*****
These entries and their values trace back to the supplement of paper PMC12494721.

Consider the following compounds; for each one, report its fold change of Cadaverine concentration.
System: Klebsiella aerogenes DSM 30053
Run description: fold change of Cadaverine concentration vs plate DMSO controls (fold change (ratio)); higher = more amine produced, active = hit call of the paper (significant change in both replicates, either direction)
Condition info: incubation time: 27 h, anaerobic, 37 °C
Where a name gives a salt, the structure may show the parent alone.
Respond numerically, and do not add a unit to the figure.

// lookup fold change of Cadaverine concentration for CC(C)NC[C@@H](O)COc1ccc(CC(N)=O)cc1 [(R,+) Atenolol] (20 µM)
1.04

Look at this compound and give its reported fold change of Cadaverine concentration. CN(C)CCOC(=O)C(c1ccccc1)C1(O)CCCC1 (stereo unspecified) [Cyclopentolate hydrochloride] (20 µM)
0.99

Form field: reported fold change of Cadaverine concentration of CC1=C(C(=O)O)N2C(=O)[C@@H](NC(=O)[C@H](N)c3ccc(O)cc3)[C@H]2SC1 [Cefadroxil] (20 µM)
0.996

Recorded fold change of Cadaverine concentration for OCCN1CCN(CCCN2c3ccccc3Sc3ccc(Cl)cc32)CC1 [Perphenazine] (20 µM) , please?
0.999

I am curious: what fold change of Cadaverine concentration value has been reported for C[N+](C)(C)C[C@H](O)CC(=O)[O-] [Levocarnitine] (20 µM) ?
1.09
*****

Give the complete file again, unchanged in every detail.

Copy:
These entries and their values trace back to the supplement of paper PMC12494721.

Consider the following compounds; for each one, report its fold change of Cadaverine concentration.
System: Klebsiella aerogenes DSM 30053
Run description: fold change of Cadaverine concentration vs plate DMSO controls (fold change (ratio)); higher = more amine produced, active = hit call of the paper (significant change in both replicates, either direction)
Condition info: incubation time: 27 h, anaerobic, 37 °C
Where a name gives a salt, the structure may show the parent alone.
Respond numerically, and do not add a unit to the figure.

// lookup fold change of Cadaverine concentration for CC(C)NC[C@@H](O)COc1ccc(CC(N)=O)cc1 [(R,+) Atenolol] (20 µM)
1.04

Look at this compound and give its reported fold change of Cadaverine concentration. CN(C)CCOC(=O)C(c1ccccc1)C1(O)CCCC1 (stereo unspecified) [Cyclopentolate hydrochloride] (20 µM)
0.99

Form field: reported fold change of Cadaverine concentration of CC1=C(C(=O)O)N2C(=O)[C@@H](NC(=O)[C@H](N)c3ccc(O)cc3)[C@H]2SC1 [Cefadroxil] (20 µM)
0.996

Recorded fold change of Cadaverine concentration for OCCN1CCN(CCCN2c3ccccc3Sc3ccc(Cl)cc32)CC1 [Perphenazine] (20 µM) , please?
0.999

I am curious: what fold change of Cadaverine concentration value has been reported for C[N+](C)(C)C[C@H](O)CC(=O)[O-] [Levocarnitine] (20 µM) ?
1.09